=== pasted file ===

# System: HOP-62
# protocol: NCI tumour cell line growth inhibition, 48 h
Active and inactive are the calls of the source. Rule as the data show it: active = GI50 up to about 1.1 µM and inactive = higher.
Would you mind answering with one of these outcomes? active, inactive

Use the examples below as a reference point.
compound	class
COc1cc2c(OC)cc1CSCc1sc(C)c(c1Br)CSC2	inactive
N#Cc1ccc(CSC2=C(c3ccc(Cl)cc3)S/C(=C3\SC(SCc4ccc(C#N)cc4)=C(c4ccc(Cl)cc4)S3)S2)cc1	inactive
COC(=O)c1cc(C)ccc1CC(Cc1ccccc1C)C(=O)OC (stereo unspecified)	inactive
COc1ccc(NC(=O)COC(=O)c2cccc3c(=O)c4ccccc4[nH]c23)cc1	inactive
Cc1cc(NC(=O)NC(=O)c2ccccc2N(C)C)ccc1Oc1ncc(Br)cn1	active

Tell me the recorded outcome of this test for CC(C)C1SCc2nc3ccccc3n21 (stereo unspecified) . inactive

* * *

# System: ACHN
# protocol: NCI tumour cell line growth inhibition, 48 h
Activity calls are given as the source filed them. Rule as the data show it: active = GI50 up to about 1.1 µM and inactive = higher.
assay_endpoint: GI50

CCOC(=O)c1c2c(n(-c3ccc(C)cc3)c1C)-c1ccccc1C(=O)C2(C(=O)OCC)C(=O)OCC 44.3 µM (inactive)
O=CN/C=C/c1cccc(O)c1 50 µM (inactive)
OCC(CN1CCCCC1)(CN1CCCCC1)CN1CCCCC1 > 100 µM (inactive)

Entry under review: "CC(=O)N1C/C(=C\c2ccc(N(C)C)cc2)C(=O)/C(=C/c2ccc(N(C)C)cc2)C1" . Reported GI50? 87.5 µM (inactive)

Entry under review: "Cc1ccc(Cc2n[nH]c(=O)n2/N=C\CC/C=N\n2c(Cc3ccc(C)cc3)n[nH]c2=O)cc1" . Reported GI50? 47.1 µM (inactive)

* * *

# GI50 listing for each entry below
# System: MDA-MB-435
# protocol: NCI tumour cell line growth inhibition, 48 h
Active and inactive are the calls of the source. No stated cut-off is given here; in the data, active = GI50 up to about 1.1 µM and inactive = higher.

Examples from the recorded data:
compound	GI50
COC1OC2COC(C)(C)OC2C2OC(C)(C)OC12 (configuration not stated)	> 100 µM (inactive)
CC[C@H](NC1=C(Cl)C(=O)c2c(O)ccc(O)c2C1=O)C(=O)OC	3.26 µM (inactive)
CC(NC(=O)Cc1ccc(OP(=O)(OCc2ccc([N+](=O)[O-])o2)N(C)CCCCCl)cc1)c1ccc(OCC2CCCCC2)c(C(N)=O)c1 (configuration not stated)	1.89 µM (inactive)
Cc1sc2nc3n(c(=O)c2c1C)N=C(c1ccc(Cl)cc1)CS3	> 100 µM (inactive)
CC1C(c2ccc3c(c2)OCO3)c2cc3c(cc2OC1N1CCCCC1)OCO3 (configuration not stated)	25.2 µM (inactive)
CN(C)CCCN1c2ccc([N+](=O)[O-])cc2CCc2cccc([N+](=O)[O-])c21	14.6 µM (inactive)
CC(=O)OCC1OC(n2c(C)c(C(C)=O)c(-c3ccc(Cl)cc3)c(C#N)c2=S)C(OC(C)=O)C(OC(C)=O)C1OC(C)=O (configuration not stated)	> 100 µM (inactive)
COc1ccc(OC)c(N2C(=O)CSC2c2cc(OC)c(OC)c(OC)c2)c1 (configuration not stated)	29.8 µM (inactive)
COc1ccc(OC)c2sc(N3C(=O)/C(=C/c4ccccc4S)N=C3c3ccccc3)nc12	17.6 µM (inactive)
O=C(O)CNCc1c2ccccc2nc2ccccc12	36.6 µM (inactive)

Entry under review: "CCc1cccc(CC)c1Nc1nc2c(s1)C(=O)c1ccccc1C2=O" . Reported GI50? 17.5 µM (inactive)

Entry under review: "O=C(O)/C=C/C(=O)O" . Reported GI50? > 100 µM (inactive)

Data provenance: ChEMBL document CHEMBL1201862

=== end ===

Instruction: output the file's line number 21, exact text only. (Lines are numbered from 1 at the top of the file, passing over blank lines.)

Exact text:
Entry under review: "CC(=O)N1C/C(=C\c2ccc(N(C)C)cc2)C(=O)/C(=C/c2ccc(N(C)C)cc2)C1" . Reported GI50? 87.5 µM (inactive)